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Microsoft word - audit_reviewer_guide_june12 08.doc

Medication Order Writing Audit – Guide for Reviewers This document is a reference for those auditing prescription orders in an institutional setting (hospital or personal care home). The guide is designed to be comprehensive in assessing orders both for completeness and for use of abbreviations known to increase the risk of medication errors. Depending on whether a facility or region plans to implement an entire medication order writing standard, or just a banned abbreviation list, all of the audit points may not be relevant. It will be up to the individual facilities or regions to decide how comprehensive an audit is to be undertaken. Although, it should be noted that collecting more data the first time is easier than going back to re-collect data, so it may be wise to err on the side of collecting more information although it may not be used. The reviewer should treat each medication ordered as a separate prescription. For example although the following drugs are ordered as a group, they should be audited as 3 separate orders: Dimenhydrinate 25mg tab PO q4h PRN for nausea Reviewers should utilize the document entitled “Audit_Worksheet_June12.08” to record information on each of the audited orders. The row numbers provided in brackets indicate in what row of the spreadsheet (Audit_Spreadsheet_Jun12.08) the information is to be entered. Audit Items for Banned Abbreviations Orders Without Leading Zero (.x) Any order written without a leading zero (the zero before the decimal place of a numerical value that is less than 1). Orders Written with Trailing Zero (x.0) Any order written with a trailing zero (the zero after the decimal place of a numeric value that is greater than 1 but still a whole number). Order Written With Abbreviated Drug Names Any order written using an abbreviated drug name. Common examples include AZT, CPZ, HCTZ, MSO4. Total Number of Once Daily Orders Any order written for a medication dosed once daily. Once Daily Orders Written: QD, qd, OD, od Any order written for a medication dosed once daily that utilizes any of the banned abbreviations; QD, qd, OD, od. Total Number of Every Other Day Orders Any order written for a medication dosed every other day. Every Other Day Orders Written as: QOD, qod, eod Any order written for a medication dosed every other day that utilizes any of the banned abbreviations; QOD, qod, eod. Any order written for a medication dosed in units. Unit Orders Written: U, u, iu, IU Any order written for a medication dosed in units that utilizes any of the banned abbreviations; U, u, iu, IU. Total Number of Sublingual Orders Any order written for a medication via the sublingual route. Any order written for a medication via the sublingual route that utilizes the banned abbreviations; SL. Any order written for a medication via the subcutaneous route. Subcutaneous Orders Written: SC, SQ, sub q Any order written for a medication via the subcutaneous route that utilizes any of the banned abbreviations; SC, SQ, sub q. Total Number of Eye/Ear Drop Orders Eye/Ear Drop Orders Written: AU, AS, AD, OU, OS, OD Any order written for eye or ear drops that utilizes any of the banned abbreviations; AU, AS, AD, OU, OS, OD. Total Number of Microgram Orders Any order written for a medication dosed in micrograms. Any order written for a medication dosed in micrograms that utilizes the banned abbreviation ug. Audit Items for Order Correctness and Completeness Illegible Prescriptions It is impossible to determine all or some aspect of the order due to illegibility. The order is written using a non-metric unit such as ounces, pounds or drams. Note that a drop (gtts) is technically considered a metric unit and is an acceptable unit of measurement for medication dispensed by a dropper. Dosage Form Used Instead of Metric Units The dosage form (ex. # of ampoules, # of pills) has replaced the metric units as the dosage designation. The dosage designation can be used in addition to the metric units. For example: acetaminophen extra strength ii tabs PO q4h PRN for pain acetaminophen 500mg ii tabs PO q4h PRN for pain Any aspect of the order is written over to correct information that was written incorrectly. In cases where an order is written incorrectly, a line should be placed through the incorrect component of the order and the information re-written. Patient’s name is absent from the order. From the example at the top of the page, if “Dean Smith” was not listed then for all 3 orders would be considered to have the patient name missing. Any patient identification number (hospital, MHSC, PHIN) is absent from the order. From the example at the top of the page if the PHIN was not listed then for all 3 orders would be considered to have the patient number missing. The order is not dated. From the example at the top of the 1st page, if “June 06, 2008” was not listed then for all 3 orders would be considered to have the date missing. The order has not included the time written. From the example at the 1st top of the page, if “1000h” was not listed then for all 3 orders would be considered to have the time missing. Order is written for the trade name of the drug and the generic drug name is not provided anywhere on the order. For example: Losec (omeprazole) 20mg PO Daily (also acceptable if the trade name is entirely absent) Order is written without the designation of a route. Order is written without a dose indicated for administration. In many orders the dose is represented by the strength of the medication. An example of where the dose is required is when the metric quantity designation does not describe the dose. For example: Ciprofloxacin 0.3% liquid to left eye BID Ciprofloxacin 0.3% liquid 2 gtts to left eye BID Order is written without the drug’s strength. Dilution & Rate or Time of Administration Missing Orders for intravenous bolus and infusion are written without dilution instruction, in other words what the base solution of the infusion should be (NS, D5W) and a rate of administration or a time over which the infusion should run. As a rule, many facilities maintain a standardized set of IV monographs (ex. the WRHA IV Monograph) which dictates what base solutions can be used and what maximum rates of infusion are. If a policy is in place that defers to this type of reference, then the prescription order would not require these instructions. However, in specialized settings orders may have to be written with this degree of specificity at all times. The order has not included how often the drug should be given or can be given in the case of as-needed therapy. Prescriber Identification Missing The prescriber has not been identified on the order. In the case of verbal orders, the nurse or pharmacist that took the verbal order and the name of the physician providing the verbal order should be included. Any order written for a medication on an as-needed basis. Any order written for a medication on an as-needed basis that does not contain the desired therapeutic outcome, indication for prescribing or treatment goal. Total Number of Orders for Patients < 50kg Any order written for a pediatric patient who weighs 50kg or less. Orders for <50kg Missing mg/kg Any order written for a pediatric patient who weighs 50kg or less that does not provide the dosage by weight (mg/kg/dose) or body surface area.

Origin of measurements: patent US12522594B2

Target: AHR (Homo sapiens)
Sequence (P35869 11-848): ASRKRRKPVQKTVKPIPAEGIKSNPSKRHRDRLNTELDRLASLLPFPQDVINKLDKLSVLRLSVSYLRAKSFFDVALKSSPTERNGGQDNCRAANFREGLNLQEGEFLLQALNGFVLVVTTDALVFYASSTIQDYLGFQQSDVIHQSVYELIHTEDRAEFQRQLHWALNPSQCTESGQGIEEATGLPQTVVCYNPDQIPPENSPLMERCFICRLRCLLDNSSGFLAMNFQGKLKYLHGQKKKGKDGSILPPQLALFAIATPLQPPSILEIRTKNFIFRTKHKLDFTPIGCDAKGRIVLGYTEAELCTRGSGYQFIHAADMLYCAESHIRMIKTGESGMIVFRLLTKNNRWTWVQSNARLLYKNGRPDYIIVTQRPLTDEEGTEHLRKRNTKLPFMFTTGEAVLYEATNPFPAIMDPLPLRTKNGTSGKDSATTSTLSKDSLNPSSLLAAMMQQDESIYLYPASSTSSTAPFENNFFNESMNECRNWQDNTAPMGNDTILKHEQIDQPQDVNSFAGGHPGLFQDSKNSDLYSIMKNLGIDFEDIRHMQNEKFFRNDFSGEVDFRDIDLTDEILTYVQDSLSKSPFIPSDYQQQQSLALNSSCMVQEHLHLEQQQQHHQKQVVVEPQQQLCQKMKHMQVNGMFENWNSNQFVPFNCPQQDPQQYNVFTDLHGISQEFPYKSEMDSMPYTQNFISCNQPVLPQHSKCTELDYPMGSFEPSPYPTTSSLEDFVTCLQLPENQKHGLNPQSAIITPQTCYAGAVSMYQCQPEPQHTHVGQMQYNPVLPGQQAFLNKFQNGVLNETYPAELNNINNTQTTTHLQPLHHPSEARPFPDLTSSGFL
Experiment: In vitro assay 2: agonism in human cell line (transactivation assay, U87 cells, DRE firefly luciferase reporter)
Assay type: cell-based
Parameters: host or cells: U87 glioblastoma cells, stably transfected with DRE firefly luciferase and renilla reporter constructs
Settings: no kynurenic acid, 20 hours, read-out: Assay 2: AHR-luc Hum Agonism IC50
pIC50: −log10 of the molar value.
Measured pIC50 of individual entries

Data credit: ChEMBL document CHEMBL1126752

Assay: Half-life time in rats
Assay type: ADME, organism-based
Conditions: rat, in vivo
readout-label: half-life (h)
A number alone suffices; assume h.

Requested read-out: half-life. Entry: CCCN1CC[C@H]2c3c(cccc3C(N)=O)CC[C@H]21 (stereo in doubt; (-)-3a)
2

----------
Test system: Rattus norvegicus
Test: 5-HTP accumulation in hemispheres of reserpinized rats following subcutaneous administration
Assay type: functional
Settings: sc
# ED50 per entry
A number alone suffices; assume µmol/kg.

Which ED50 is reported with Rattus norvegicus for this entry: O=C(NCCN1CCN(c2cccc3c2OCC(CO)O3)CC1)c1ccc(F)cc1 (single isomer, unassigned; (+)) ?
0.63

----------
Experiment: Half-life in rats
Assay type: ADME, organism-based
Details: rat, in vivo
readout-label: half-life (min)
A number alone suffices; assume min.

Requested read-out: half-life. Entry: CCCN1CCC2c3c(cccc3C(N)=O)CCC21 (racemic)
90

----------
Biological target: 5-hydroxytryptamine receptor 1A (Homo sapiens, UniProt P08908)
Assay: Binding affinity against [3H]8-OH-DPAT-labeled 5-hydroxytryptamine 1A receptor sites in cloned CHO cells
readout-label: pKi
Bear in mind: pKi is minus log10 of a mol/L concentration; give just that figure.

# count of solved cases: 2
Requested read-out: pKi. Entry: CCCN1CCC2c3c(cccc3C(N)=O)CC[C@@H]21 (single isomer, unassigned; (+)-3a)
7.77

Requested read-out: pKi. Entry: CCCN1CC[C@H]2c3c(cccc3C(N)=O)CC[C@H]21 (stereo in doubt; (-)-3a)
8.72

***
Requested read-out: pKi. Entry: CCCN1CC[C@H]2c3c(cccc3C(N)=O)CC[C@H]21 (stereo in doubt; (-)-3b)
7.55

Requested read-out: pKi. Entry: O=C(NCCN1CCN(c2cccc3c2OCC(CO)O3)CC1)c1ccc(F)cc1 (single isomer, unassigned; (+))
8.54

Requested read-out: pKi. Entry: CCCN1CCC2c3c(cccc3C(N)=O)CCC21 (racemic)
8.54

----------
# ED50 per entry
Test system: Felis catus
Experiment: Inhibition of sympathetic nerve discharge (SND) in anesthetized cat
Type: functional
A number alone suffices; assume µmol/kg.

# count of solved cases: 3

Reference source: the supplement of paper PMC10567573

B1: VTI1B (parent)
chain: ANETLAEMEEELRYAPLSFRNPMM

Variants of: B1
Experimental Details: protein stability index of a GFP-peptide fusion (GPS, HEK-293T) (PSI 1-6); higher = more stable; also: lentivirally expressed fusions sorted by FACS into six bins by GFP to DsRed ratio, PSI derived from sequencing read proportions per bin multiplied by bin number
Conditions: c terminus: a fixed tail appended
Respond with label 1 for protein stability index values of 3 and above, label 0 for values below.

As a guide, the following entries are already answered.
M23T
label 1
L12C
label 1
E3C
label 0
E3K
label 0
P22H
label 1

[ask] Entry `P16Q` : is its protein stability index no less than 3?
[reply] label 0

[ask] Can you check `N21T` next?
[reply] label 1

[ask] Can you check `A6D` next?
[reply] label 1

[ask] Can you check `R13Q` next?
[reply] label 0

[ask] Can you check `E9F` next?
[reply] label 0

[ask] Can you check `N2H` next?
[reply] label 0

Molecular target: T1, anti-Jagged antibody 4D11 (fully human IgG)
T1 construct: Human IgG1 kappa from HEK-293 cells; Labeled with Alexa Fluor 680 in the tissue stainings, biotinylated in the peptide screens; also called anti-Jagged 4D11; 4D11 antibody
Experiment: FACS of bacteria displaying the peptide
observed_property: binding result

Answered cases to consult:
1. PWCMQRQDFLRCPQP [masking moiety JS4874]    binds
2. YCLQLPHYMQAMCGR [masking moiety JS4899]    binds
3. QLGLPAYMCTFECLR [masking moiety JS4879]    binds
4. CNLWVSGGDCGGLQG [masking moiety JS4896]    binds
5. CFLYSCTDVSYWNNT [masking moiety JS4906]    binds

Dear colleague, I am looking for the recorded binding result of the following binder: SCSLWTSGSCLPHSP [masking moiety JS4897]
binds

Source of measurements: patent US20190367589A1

Source: http://www.mbips.ca/assets/audit_reviewer_guide_june12-08.pdf